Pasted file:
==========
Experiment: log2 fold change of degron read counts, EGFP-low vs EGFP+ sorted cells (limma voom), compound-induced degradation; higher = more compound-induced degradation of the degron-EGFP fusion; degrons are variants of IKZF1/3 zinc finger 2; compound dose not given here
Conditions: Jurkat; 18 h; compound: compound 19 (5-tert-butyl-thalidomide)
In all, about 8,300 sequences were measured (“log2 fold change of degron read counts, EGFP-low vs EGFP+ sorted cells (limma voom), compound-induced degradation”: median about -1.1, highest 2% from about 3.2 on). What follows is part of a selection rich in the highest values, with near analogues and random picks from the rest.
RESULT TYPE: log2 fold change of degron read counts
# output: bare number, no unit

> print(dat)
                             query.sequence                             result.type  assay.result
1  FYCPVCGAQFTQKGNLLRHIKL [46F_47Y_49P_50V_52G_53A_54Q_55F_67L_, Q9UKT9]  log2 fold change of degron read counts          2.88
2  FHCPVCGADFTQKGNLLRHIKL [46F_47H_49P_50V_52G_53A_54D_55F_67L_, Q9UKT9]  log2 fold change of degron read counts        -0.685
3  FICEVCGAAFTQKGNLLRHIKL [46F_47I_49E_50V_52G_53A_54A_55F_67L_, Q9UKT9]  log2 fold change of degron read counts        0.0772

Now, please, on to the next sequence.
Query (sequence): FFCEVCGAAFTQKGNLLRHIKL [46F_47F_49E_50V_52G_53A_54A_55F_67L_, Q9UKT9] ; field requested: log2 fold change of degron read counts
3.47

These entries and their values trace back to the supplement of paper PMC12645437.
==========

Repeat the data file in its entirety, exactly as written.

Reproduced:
Experiment: log2 fold change of degron read counts, EGFP-low vs EGFP+ sorted cells (limma voom), compound-induced degradation; higher = more compound-induced degradation of the degron-EGFP fusion; degrons are variants of IKZF1/3 zinc finger 2; compound dose not given here
Conditions: Jurkat; 18 h; compound: compound 19 (5-tert-butyl-thalidomide)
In all, about 8,300 sequences were measured (“log2 fold change of degron read counts, EGFP-low vs EGFP+ sorted cells (limma voom), compound-induced degradation”: median about -1.1, highest 2% from about 3.2 on). What follows is part of a selection rich in the highest values, with near analogues and random picks from the rest.
RESULT TYPE: log2 fold change of degron read counts
# output: bare number, no unit

> print(dat)
                             query.sequence                             result.type  assay.result
1  FYCPVCGAQFTQKGNLLRHIKL [46F_47Y_49P_50V_52G_53A_54Q_55F_67L_, Q9UKT9]  log2 fold change of degron read counts          2.88
2  FHCPVCGADFTQKGNLLRHIKL [46F_47H_49P_50V_52G_53A_54D_55F_67L_, Q9UKT9]  log2 fold change of degron read counts        -0.685
3  FICEVCGAAFTQKGNLLRHIKL [46F_47I_49E_50V_52G_53A_54A_55F_67L_, Q9UKT9]  log2 fold change of degron read counts        0.0772

Now, please, on to the next sequence.
Query (sequence): FFCEVCGAAFTQKGNLLRHIKL [46F_47F_49E_50V_52G_53A_54A_55F_67L_, Q9UKT9] ; field requested: log2 fold change of degron read counts
3.47

These entries and their values trace back to the supplement of paper PMC12645437.